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Never ignore your child's fears!


Never Ignore your Child’s fears

Which one of us hasn’t woken up in the middle of the night in his/her room all scared and completely covered up with the hopes of morning to come?
Do you remember it? The fear, your fast heart beat & imagination going completely bonkers on you? What was the ONLY thought you had then? “I want my mom and dad” Right?
How did it feel once you were allowed to jump into your parents’ bed and fall asleep safe and sound? Amazing  I remember the hugs and kisses once I told them I am scared from monsters and would like to sleep next to them.
What causes children to have these “Sleep problems”?
Nighttime fears & nightmares are extremely common in children, especially between the ages of 2 and 7 years old, but they can also occur in older children and teenagers as well. They are part of normal development, as a child’s imagination develops & children begin to comprehend the fact that there are things that exist out there that can hurt them. Many times those fears and nightmares are the result of a frightening experience, (ex: being scared by a large dog to being in a car accident to watching the news, Horror movie), but other times they seem to come out of the blue. Family problems & parental anxiety can also play a role. Anything that makes a child more emotionally imbalanced is going to make his fears worse and make him feel more anxious. Children also typically have different fears at different developmental stages. Young children are often afraid of monsters and other imaginary creatures, whereas older children are more likely to fear being hurt by more realistic dangers, such as burglars, losing a parent or a natural disaster hitting.

 

What you should do as a parent:

  1. NEVER take your Child’s fear lightly or make fun of him!
  2. Listen to your Child’s words and find out the why’s and who’s
  3. ALWAYS give your child reassurance. Let them know that it was only a dream and what the difference is between reality and imagination/dreams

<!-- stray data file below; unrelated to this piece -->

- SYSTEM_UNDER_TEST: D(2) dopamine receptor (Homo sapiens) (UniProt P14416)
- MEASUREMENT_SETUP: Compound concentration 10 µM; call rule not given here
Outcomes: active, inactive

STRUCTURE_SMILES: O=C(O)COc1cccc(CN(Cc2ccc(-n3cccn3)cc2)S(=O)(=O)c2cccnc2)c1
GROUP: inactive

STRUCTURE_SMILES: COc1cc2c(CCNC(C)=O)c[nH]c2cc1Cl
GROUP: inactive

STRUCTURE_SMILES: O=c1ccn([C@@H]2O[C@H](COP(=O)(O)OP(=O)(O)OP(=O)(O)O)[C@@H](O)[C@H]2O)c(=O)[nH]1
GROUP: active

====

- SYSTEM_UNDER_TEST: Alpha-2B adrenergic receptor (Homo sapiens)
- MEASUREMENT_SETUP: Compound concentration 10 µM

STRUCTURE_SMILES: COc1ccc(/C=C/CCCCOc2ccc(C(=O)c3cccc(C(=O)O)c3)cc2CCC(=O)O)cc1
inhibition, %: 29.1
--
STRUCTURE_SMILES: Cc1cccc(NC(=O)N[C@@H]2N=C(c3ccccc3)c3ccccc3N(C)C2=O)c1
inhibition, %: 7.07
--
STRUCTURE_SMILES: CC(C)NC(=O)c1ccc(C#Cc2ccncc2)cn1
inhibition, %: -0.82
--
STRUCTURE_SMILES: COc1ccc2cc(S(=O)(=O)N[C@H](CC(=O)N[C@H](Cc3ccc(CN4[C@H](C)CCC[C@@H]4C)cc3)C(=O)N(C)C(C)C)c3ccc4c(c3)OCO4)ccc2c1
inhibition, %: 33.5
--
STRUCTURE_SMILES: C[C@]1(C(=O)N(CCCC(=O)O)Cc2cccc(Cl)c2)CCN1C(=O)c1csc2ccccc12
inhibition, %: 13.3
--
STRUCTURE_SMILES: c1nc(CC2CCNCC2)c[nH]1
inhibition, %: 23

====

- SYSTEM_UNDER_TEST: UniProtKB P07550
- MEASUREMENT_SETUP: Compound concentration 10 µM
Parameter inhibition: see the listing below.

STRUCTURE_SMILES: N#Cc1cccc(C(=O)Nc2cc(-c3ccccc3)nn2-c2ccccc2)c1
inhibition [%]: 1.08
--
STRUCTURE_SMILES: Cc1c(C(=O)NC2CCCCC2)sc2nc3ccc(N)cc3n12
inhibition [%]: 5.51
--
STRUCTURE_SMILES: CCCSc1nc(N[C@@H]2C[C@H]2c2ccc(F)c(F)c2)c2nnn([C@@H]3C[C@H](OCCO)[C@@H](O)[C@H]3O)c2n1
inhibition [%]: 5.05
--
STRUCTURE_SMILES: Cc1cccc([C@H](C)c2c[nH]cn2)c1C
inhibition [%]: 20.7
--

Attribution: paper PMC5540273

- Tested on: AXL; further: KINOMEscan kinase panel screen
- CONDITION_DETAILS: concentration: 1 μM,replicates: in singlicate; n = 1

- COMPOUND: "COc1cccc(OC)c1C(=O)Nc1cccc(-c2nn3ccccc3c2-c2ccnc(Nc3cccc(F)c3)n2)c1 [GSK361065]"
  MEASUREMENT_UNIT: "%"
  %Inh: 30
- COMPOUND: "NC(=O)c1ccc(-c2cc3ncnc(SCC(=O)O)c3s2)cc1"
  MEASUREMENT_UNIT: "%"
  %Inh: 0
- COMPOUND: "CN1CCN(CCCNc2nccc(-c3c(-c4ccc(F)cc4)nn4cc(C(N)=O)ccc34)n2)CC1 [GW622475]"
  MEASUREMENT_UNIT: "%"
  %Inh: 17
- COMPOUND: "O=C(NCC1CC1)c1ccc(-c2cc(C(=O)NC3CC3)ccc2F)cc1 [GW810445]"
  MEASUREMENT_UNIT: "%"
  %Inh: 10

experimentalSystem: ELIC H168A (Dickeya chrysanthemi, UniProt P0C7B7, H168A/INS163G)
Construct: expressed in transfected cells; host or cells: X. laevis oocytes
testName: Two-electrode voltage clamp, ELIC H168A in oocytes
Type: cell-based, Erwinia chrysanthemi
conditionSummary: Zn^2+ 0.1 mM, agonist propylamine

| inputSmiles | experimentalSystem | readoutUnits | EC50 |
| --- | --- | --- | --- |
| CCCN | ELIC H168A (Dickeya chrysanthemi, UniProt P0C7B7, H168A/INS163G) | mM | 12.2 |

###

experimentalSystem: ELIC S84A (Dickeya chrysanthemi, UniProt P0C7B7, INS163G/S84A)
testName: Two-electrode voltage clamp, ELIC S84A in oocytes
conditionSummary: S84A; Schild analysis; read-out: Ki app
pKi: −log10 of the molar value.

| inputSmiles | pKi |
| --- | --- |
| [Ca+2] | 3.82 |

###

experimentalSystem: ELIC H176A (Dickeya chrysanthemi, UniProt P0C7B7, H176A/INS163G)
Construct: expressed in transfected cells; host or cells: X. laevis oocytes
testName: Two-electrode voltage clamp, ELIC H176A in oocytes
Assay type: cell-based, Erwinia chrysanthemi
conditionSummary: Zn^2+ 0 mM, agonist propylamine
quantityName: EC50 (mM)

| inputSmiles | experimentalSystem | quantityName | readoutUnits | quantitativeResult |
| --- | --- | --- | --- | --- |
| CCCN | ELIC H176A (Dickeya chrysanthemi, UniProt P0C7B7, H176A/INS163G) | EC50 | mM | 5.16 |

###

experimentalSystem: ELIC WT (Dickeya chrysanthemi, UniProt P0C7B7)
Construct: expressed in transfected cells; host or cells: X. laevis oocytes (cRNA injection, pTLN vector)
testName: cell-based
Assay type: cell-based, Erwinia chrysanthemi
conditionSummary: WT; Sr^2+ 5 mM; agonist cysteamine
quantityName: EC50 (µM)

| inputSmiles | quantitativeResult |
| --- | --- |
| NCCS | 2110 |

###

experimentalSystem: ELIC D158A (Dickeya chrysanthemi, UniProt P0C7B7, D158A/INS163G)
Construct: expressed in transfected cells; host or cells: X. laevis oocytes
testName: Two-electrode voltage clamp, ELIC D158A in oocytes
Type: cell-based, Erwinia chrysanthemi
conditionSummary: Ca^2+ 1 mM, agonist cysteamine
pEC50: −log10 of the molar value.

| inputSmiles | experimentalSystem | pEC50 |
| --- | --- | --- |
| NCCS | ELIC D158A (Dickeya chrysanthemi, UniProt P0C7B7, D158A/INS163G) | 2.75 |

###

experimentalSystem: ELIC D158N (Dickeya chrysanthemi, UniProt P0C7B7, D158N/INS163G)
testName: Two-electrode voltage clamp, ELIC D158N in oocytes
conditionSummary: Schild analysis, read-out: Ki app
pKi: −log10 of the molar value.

4. Teach him/her basic coping skills. Discuss alternative ways to respond, such as "being brave" and thinking positive thoughts; you can also talk about how you deal with something that you are afraid of. Also, provide examples of coping role models by reading stories about children who are afraid and conquer their fears.
  5. Darkness is good. Make being in the dark fun. Play flashlight tag, Shadow figures or buy Glow in the dark stars and stick them together so that you can watch the stars in the dark at night.
  6. Buy a “Monster Spray” (create one) for your child and tell them it will keep all monsters gone.
  7. Nightlight. Take your child & let him/her choose a nightlight for his her room and if he/she co-sleeps with you then one for your bedroom.
  8. Avoid scary television shows. Keep your child away from scary TV shows, videos or stories that may add to his/her fears.
  9. Let them keep their favorite stuffed animal or blanket with them for security.
  10. Don’t OBLIGE them to remain alone in their room because this will only add more problems to the situation.

So what if your child wants to come and sleep next to you every now and then because they are scared to be left alone in their room?!
It’s okay, a child doesn’t need training everyone! What they need is comfort and security & the only way to get it is not by tucking them back in their beds and leaving them alone in the “horror” room. It’s by hugging them, kissing them and reassuring them that mommy/daddy are here and that they are safe. That’s what parenting is all about in the end! No need to train your child in doing anything, your attention, love & care will make him/her stronger and more confident with time.
As a mother of two young Children, the most important thing is to let them know that it’s okay to be afraid and that they don’t need to hide it from my husband and I. We are always there for them and make sure their happiness/safety comes first. Even if they have to sleep next to us every night until they overcome their fear of being alone.
Keep their memories positively alive when they are all grown-up by training less & loving more!
                                                                 

    © Laurence der Hovsepian

References: 
www.babycenter.com
www.parents.berkley.edu
www.askdrsears.com